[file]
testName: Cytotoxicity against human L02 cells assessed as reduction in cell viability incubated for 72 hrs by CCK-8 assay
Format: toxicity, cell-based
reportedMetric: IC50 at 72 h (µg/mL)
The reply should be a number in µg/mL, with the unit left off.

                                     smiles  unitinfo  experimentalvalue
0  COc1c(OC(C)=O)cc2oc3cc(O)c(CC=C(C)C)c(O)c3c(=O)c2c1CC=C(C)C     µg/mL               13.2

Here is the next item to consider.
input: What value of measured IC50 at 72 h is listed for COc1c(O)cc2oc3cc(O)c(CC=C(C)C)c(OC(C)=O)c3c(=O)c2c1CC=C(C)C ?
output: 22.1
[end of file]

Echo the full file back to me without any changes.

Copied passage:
testName: Cytotoxicity against human L02 cells assessed as reduction in cell viability incubated for 72 hrs by CCK-8 assay
Format: toxicity, cell-based
reportedMetric: IC50 at 72 h (µg/mL)
The reply should be a number in µg/mL, with the unit left off.

                                     smiles  unitinfo  experimentalvalue
0  COc1c(OC(C)=O)cc2oc3cc(O)c(CC=C(C)C)c(O)c3c(=O)c2c1CC=C(C)C     µg/mL               13.2

Here is the next item to consider.
input: What value of measured IC50 at 72 h is listed for COc1c(O)cc2oc3cc(O)c(CC=C(C)C)c(OC(C)=O)c3c(=O)c2c1CC=C(C)C ?
output: 22.1